Sunday, October 20, Stewardship of Creation: Think about what we get to name in our lives. Some of us have had the privilege of naming children. Others have named pets. A few of us have probably named our cars. We name these things because they mean something to us; they serve more than a utilitarian purpose in our lives. We take great care in selecting each name, seeking to reflect the nature of the person or thing being named and honoring the meaning it carries.
Sunday, October 6, Stewardship of Time: Mechanical clocks were developed by monks in medieval Europe in order to mark hourly time to pray. Your watch (or your cell phone clock) began as a spiritual accessory, a reminder to connect with God.
Sunday, September 29, Stewardship of Treasure: In his recorded ministry, Jesus talks an awful lot about money. More than a quarter of his parables cover finances, and he devotes more air time to money than love and prayer combined. Rarely does Jesus praise people for their use of funds, which makes the widow particularly worthy of our attention.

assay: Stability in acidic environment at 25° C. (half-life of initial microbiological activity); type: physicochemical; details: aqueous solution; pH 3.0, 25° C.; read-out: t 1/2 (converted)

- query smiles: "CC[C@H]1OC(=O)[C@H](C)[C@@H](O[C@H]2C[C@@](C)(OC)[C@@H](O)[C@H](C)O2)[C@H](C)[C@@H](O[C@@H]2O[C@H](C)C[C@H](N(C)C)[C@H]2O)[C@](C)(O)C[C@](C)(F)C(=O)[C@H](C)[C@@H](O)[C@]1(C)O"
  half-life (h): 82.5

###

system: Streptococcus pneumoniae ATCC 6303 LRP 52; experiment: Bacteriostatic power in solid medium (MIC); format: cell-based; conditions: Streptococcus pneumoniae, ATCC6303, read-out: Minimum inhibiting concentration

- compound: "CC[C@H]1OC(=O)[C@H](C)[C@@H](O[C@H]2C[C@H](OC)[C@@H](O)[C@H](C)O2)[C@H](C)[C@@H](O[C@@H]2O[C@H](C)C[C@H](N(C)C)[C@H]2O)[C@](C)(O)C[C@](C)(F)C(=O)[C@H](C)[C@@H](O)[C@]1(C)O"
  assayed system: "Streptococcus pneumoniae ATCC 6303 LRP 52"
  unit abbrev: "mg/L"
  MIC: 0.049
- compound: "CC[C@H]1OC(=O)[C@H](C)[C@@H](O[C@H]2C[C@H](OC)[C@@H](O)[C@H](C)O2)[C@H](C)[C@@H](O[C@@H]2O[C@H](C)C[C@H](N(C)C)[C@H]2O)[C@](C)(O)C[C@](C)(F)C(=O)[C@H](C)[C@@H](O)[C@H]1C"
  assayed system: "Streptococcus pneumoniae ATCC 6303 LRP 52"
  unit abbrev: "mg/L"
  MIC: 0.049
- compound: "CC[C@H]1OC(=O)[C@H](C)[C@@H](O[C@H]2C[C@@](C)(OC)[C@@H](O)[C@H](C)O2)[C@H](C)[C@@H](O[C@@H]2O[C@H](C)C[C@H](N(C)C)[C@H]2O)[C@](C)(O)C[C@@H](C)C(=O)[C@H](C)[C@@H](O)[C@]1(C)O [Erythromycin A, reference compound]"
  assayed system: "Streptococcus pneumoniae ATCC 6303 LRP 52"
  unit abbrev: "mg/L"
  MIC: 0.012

Sunday, September 22, Stewardship of Work None of us has mastered every skill. We rely on trained people to build our homes, diagnose our illnesses, farm our food, and perform myriad other tasks that sustain us. Likewise people rely on us for our expertise—whether or not we are paid for it in the marketplace or appreciated for it in our family or volunteer roles. This practice existed long before Adam Smith labeled it “division of labor” in The Wealth of Nations. For millennia trade has allowed both individuals and communities to thrive.
Sunday, September 15: Stewardship of the Mind Let’s be honest; most people in our country don’t drag themselves, much less their children, out of bed early each Sunday morning to attend church. The demands of this world—emails, deadlines, activities, social and family commitments—don’t pause for worship. Attending church on Sunday is decidedly non-conformist.